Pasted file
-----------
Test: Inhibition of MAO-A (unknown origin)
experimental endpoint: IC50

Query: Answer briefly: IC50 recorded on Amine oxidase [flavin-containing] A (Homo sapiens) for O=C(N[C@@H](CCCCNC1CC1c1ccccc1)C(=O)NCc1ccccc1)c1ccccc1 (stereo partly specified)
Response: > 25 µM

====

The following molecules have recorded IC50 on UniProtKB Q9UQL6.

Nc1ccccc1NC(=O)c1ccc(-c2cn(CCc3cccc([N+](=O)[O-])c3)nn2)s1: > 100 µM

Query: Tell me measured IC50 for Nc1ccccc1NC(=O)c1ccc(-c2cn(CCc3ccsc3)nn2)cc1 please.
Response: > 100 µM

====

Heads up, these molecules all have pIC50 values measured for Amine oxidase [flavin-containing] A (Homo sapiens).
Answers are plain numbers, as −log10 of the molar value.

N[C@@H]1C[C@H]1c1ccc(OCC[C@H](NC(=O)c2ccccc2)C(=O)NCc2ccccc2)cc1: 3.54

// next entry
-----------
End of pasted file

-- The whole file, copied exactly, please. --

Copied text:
Test: Inhibition of MAO-A (unknown origin)
experimental endpoint: IC50

Query: Answer briefly: IC50 recorded on Amine oxidase [flavin-containing] A (Homo sapiens) for O=C(N[C@@H](CCCCNC1CC1c1ccccc1)C(=O)NCc1ccccc1)c1ccccc1 (stereo partly specified)
Response: > 25 µM

====

The following molecules have recorded IC50 on UniProtKB Q9UQL6.

Nc1ccccc1NC(=O)c1ccc(-c2cn(CCc3cccc([N+](=O)[O-])c3)nn2)s1: > 100 µM

Query: Tell me measured IC50 for Nc1ccccc1NC(=O)c1ccc(-c2cn(CCc3ccsc3)nn2)cc1 please.
Response: > 100 µM

====

Heads up, these molecules all have pIC50 values measured for Amine oxidase [flavin-containing] A (Homo sapiens).
Answers are plain numbers, as −log10 of the molar value.

N[C@@H]1C[C@H]1c1ccc(OCC[C@H](NC(=O)c2ccccc2)C(=O)NCc2ccccc2)cc1: 3.54

// next entry